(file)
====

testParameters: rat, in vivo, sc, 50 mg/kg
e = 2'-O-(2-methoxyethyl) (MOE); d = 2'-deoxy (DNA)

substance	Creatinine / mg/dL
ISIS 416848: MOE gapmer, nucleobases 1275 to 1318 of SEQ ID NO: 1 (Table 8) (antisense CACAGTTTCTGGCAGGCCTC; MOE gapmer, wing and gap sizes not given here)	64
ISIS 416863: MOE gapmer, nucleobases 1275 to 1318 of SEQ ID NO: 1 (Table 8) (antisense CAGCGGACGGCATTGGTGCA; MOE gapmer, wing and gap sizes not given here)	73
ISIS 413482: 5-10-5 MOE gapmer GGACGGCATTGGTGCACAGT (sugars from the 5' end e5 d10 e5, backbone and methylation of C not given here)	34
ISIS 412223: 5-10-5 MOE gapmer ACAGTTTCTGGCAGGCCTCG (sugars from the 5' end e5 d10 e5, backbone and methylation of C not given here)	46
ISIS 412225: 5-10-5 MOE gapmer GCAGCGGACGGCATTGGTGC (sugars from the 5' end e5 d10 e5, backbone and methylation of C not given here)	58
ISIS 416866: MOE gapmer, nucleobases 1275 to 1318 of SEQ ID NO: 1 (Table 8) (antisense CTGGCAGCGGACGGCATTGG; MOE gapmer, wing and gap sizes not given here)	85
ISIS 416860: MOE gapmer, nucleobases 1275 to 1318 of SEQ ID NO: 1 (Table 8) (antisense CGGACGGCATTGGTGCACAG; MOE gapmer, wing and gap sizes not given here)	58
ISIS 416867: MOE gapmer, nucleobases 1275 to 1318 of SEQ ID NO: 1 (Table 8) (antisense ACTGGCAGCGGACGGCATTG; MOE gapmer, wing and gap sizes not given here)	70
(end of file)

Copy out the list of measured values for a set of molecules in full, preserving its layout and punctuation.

====

testParameters: rat, in vivo, sc, 50 mg/kg
e = 2'-O-(2-methoxyethyl) (MOE); d = 2'-deoxy (DNA)

substance	Creatinine / mg/dL
ISIS 416848: MOE gapmer, nucleobases 1275 to 1318 of SEQ ID NO: 1 (Table 8) (antisense CACAGTTTCTGGCAGGCCTC; MOE gapmer, wing and gap sizes not given here)	64
ISIS 416863: MOE gapmer, nucleobases 1275 to 1318 of SEQ ID NO: 1 (Table 8) (antisense CAGCGGACGGCATTGGTGCA; MOE gapmer, wing and gap sizes not given here)	73
ISIS 413482: 5-10-5 MOE gapmer GGACGGCATTGGTGCACAGT (sugars from the 5' end e5 d10 e5, backbone and methylation of C not given here)	34
ISIS 412223: 5-10-5 MOE gapmer ACAGTTTCTGGCAGGCCTCG (sugars from the 5' end e5 d10 e5, backbone and methylation of C not given here)	46
ISIS 412225: 5-10-5 MOE gapmer GCAGCGGACGGCATTGGTGC (sugars from the 5' end e5 d10 e5, backbone and methylation of C not given here)	58
ISIS 416866: MOE gapmer, nucleobases 1275 to 1318 of SEQ ID NO: 1 (Table 8) (antisense CTGGCAGCGGACGGCATTGG; MOE gapmer, wing and gap sizes not given here)	85
ISIS 416860: MOE gapmer, nucleobases 1275 to 1318 of SEQ ID NO: 1 (Table 8) (antisense CGGACGGCATTGGTGCACAG; MOE gapmer, wing and gap sizes not given here)	58
ISIS 416867: MOE gapmer, nucleobases 1275 to 1318 of SEQ ID NO: 1 (Table 8) (antisense ACTGGCAGCGGACGGCATTG; MOE gapmer, wing and gap sizes not given here)	70